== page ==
On Apr17, 2013, at 16:47 , Ants Aasma <a...@cybertec.at> wrote:
> This made me remember, the issue I had was with high order bits, not
> with low order ones, somehow I got them confused. The exact issue is
> that the high order bits don't affect any bit lower than them. It's
> easy to see that if you remember the shift and add nature of multiply.
> Unfortunately XOR will not fix that. Neither will adding an offset
> basis. This is the fundamental thing that is behind the not-so-great
> uncorrelated bit error detection rate.

Right. We could maybe fix that by extending the update step to

  tmp = s[j] ^ d[i,j]
  s[j] = (t * PRIME) ^ (t >> 1)

or something like that. Shifting t instead of (t * PRIME) should
help to reduce the performance impact, since a reordering CPU should
be able to parallelize the multiple and the shift. Note though that
I haven't really though that through extensively - the general idea
should be sound, but whether 1 is a good shifting amount I do not

> While I understand that linearity is not a desirable property, I
> couldn't think of a realistic case where it would hurt. I can see how
> it can hurt checksums of variable length values, but for our fixed
> buffer case it's definitely not so clear cut. On the pro side the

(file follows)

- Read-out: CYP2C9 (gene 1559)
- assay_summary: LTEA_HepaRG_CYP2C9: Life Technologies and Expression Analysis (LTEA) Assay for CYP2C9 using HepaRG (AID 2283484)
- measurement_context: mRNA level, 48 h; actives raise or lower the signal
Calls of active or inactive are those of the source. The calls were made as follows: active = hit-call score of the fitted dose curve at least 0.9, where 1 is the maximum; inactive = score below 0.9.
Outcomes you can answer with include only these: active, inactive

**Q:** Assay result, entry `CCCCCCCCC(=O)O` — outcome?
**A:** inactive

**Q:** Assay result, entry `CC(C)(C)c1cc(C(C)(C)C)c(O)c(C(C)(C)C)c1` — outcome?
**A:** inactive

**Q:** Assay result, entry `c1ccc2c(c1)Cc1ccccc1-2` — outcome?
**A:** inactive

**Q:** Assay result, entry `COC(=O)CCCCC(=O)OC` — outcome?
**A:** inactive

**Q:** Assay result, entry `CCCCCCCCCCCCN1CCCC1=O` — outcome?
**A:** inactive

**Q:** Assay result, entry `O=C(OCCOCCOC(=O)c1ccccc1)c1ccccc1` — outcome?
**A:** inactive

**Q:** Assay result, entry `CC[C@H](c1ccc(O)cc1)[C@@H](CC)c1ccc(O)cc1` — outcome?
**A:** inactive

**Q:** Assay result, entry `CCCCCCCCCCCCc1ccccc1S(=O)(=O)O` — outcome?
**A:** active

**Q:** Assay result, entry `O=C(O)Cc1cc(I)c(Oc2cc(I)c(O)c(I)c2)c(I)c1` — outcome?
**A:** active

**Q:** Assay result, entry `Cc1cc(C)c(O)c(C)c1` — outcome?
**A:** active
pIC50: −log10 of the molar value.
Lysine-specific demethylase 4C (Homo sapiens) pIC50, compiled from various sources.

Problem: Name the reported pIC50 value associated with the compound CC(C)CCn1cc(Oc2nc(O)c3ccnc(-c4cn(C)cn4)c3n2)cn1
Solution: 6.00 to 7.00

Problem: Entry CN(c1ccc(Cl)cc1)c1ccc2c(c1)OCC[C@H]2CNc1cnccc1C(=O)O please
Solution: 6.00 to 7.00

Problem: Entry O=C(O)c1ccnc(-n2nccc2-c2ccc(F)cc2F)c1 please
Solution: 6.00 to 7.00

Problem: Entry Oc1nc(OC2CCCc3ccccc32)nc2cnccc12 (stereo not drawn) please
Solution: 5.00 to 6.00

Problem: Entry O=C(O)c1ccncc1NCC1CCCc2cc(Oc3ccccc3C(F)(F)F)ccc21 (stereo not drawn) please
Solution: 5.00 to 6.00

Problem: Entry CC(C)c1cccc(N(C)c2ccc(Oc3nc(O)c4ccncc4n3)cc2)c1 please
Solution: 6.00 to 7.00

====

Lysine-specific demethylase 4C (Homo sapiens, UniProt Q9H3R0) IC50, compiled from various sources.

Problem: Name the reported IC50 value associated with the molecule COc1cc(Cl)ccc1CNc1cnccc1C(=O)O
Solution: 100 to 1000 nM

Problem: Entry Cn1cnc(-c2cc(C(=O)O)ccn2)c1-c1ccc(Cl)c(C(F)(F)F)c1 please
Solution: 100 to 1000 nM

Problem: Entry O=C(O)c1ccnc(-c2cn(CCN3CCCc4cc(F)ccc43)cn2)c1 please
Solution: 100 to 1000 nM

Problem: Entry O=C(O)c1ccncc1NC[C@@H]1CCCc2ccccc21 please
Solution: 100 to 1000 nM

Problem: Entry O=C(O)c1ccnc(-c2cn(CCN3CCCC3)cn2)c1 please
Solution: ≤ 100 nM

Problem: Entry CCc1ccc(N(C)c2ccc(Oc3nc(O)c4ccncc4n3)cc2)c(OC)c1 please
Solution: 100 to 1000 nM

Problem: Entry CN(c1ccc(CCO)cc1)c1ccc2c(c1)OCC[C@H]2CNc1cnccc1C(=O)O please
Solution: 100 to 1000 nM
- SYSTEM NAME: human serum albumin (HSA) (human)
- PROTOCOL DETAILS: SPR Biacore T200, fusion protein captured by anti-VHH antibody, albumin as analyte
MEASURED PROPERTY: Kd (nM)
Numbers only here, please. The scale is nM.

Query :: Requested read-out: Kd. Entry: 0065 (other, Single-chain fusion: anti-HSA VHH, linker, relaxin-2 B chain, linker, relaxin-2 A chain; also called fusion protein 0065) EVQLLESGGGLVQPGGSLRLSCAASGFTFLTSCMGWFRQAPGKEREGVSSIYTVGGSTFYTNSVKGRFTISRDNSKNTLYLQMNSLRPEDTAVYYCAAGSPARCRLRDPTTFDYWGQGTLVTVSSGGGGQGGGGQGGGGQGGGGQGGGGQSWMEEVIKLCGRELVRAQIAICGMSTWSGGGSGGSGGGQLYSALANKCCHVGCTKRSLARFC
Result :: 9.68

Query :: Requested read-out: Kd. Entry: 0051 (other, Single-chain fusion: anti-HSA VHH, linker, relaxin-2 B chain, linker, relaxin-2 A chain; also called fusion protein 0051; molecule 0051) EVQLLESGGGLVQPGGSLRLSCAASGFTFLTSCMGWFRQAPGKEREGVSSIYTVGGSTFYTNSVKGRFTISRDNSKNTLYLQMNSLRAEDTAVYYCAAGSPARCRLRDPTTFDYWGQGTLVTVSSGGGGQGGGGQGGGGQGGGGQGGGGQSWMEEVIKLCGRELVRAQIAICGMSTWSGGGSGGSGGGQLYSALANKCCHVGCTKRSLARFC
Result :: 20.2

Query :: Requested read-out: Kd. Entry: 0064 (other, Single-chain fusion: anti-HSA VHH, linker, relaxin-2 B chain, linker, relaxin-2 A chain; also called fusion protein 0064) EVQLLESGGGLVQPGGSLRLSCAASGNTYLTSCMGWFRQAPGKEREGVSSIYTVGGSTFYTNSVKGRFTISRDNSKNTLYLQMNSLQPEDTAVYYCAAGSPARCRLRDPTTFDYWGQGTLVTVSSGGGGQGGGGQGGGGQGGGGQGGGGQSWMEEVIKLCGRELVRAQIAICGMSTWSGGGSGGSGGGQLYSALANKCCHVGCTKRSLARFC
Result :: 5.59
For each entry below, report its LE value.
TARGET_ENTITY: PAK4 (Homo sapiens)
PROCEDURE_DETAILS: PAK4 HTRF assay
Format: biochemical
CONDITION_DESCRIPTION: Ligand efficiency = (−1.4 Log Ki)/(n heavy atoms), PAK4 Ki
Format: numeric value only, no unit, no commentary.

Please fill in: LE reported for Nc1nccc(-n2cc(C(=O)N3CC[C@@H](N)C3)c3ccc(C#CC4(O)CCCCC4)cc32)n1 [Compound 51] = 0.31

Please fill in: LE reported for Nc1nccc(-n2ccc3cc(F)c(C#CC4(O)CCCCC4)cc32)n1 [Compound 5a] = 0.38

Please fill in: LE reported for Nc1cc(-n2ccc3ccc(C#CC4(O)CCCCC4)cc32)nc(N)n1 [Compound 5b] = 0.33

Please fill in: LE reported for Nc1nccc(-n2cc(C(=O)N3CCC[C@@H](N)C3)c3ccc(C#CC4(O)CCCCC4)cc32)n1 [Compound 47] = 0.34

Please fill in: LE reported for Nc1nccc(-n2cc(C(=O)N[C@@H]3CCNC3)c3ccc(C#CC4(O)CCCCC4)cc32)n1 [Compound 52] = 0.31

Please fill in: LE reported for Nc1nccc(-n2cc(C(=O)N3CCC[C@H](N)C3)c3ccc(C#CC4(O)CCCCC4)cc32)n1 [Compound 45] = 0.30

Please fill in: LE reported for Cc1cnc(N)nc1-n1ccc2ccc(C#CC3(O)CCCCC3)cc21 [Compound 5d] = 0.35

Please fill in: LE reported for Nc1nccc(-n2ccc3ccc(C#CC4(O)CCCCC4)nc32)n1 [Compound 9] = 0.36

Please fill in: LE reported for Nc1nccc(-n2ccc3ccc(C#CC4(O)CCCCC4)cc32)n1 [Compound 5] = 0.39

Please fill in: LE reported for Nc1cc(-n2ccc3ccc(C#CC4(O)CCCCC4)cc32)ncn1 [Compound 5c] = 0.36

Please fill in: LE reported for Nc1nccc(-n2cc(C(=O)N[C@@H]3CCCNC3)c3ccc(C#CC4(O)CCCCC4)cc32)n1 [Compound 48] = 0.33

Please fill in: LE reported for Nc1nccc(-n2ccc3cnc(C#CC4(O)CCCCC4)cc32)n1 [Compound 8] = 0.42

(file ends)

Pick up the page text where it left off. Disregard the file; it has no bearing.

> distributive property that is behind linearity allowed me to do final
> aggregation in a tree form, performing the multiplies in parallel
> instead of linearly. This adds up to the difference between 250 cycles
> (64*(3 cycle IMUL + 1 cycle XOR)) and 25 cycles (4*5 cycle pmullw + 5
> cycle addw). Given that the main loop is about 576 cycles, this is a
> significant difference.

> I wonder if we use 32bit FNV-1a's (the h = (h^v)*p variant) with
> different offset-basis values, would it be enough to just XOR fold the
> resulting values together. The algorithm looking like this:

Hm, this will make the algorithm less resilient to some particular
input permutations (e.g. those which swap the 64*i-th and the (64+1)-ith
words), but those seem very unlikely to occur randomly. But if we're
worried about that, we could use your linear combination method for
the aggregation phase.

> Speaking against this option is the fact that we will need to do CPU
> detection at startup to make it fast on the x86 that support SSE4.1,
> and the fact that AMD CPUs before 2011 will run it an order of
> magnitude slower (but still faster than the best CRC).

Hm, CPU detection isn't that hard, and given the speed at which Intel
currently invents new instructions we'll end up going that route sooner
or later anyway, I think. 

> Any opinions if it would be a reasonable tradeoff to have a better
> checksum with great performance on latest x86 CPUs and good
> performance on other architectures at the expense of having only ok
> performance on older AMD CPUs?

The loss on AMD is offset by the increased performance on machines
where we can't vectorize, I'd say.

best regards,
Florian Pflug

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